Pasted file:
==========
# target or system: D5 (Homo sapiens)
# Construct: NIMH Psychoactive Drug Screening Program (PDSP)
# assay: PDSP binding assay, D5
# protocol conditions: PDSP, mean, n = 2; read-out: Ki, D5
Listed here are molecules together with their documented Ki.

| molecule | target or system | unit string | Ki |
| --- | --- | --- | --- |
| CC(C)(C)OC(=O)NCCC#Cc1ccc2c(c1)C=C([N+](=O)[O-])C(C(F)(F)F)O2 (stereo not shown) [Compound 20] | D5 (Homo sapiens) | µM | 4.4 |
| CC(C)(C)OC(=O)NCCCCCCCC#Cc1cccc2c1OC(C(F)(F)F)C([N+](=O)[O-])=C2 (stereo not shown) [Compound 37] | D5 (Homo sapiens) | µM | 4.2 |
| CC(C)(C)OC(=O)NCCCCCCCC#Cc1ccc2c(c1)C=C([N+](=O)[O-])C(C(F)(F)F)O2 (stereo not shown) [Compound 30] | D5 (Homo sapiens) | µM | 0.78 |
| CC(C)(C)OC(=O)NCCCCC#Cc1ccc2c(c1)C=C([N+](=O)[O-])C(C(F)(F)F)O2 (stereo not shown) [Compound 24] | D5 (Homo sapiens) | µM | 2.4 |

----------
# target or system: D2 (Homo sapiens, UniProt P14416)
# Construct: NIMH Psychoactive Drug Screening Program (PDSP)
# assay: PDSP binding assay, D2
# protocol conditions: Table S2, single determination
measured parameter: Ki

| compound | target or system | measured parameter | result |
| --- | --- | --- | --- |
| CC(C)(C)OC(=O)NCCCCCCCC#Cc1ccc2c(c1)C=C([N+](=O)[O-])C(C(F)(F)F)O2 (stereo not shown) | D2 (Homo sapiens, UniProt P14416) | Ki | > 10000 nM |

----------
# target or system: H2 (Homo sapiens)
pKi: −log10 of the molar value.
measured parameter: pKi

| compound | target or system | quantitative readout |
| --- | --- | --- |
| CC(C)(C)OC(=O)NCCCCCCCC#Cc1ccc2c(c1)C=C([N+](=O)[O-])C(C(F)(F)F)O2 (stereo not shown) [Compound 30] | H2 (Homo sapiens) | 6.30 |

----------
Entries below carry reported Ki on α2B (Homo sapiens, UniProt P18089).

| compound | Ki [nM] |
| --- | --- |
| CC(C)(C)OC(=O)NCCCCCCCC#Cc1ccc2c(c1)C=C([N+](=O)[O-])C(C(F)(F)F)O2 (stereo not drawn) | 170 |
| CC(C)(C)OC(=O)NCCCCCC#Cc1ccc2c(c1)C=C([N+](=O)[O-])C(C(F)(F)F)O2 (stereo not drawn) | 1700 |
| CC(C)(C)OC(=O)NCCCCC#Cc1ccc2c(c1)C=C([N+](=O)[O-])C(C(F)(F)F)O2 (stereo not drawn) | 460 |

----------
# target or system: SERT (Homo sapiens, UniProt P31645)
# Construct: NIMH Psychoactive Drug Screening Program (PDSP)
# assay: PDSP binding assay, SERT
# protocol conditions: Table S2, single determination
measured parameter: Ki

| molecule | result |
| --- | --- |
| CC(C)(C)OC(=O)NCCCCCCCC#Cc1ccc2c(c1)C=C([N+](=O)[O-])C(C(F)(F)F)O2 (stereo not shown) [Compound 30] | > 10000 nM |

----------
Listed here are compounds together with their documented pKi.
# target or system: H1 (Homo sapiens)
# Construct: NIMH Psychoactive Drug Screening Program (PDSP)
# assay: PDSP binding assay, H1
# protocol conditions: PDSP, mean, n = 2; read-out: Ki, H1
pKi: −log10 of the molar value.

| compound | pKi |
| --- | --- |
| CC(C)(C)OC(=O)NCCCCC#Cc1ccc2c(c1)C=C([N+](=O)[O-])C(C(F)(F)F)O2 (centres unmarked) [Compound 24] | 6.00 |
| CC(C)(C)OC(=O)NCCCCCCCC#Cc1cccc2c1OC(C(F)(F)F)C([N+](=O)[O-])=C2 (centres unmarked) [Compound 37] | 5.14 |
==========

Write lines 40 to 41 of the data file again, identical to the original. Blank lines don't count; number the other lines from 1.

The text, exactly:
measured parameter: Ki

| molecule | result |